Kierkegaard and Modern Science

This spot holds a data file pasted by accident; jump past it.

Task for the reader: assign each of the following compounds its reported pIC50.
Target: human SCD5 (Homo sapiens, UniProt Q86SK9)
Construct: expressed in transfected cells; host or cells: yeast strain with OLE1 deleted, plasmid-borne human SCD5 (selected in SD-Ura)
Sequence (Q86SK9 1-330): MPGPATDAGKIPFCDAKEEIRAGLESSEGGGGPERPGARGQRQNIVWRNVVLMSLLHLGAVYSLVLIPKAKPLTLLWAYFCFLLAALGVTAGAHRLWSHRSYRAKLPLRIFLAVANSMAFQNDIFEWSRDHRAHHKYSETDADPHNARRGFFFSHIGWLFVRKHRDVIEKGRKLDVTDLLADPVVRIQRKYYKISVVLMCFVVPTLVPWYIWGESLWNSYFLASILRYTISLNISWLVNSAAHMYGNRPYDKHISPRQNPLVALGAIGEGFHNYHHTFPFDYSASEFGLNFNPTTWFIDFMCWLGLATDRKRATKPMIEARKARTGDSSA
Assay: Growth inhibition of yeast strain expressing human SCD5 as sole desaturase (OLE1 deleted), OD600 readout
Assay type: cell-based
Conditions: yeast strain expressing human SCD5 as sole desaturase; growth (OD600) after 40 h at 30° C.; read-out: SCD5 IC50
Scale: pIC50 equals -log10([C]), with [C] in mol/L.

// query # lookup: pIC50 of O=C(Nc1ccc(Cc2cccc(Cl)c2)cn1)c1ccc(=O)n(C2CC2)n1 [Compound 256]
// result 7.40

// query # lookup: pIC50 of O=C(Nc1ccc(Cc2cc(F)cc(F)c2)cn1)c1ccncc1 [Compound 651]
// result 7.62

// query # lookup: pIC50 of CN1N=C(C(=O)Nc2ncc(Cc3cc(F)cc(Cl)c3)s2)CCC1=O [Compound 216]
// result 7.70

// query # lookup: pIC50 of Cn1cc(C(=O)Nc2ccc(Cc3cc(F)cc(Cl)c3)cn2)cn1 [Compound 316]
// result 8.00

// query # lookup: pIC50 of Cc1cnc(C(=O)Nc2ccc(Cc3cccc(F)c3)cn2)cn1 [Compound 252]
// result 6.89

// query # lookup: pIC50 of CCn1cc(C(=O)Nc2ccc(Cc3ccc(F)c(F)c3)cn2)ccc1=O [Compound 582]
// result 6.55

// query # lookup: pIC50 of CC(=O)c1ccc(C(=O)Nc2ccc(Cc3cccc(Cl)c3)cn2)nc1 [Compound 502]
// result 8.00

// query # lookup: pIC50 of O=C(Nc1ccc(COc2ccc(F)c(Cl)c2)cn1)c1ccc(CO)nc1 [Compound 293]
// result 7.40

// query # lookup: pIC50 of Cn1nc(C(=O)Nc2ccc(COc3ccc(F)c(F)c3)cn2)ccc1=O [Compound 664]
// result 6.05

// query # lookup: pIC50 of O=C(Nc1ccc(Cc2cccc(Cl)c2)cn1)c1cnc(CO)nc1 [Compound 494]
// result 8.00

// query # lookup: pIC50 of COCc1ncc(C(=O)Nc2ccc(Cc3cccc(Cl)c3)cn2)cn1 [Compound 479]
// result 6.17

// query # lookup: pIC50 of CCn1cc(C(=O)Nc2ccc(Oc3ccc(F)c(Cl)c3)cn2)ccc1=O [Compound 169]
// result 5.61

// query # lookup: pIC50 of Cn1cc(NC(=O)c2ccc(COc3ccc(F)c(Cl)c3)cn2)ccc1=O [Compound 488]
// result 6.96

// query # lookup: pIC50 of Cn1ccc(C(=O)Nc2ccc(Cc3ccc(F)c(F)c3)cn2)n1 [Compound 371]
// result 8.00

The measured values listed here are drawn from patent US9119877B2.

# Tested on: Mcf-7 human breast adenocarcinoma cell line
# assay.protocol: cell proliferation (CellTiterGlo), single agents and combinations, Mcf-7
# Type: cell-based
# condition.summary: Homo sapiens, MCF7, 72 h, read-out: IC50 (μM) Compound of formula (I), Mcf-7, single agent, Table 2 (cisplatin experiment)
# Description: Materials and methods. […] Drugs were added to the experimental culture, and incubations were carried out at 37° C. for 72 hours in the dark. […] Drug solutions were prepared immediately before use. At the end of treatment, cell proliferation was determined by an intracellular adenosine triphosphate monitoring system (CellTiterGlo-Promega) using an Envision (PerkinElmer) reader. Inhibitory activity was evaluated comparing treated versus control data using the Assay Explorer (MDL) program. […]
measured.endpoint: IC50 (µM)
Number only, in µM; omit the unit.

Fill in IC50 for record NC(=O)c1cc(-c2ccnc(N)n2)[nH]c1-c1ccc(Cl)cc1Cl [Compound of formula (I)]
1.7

Kierkegaard was, no doubt, an extreme thinker. And being extreme compels the thinker to pursue the consequences of a principle or a premise to the bitter end. This is exactly what Kierkegaard did. The principles or premises that made him so extreme are not based on theology or metaphysics but on empirical psychology. He was not only a religious thinker; he pursued the principle of particularity. If such a thing as particularity exists in the world, what can be said about what it is? This is the fundamental question Kierkegaard posed, and he ended up with one of the most original, radical, and enlightening contributions to Western thinking ever made. However, Kierkegaard did little more than take into account what psychology really was thought to be about, which was examining the role of perception. Yet perception is not just an innocent, isolated phenomenon, suitable for informal small talk and sloppy chatter. To include perception in science represents an earthquake; it turns everything upside down, in that subjectivity forms the basis and multiplicity and chaos are the outcomes. This stands in stark contrast to our ideals and expectations of science, which stands for objectivity and complete order.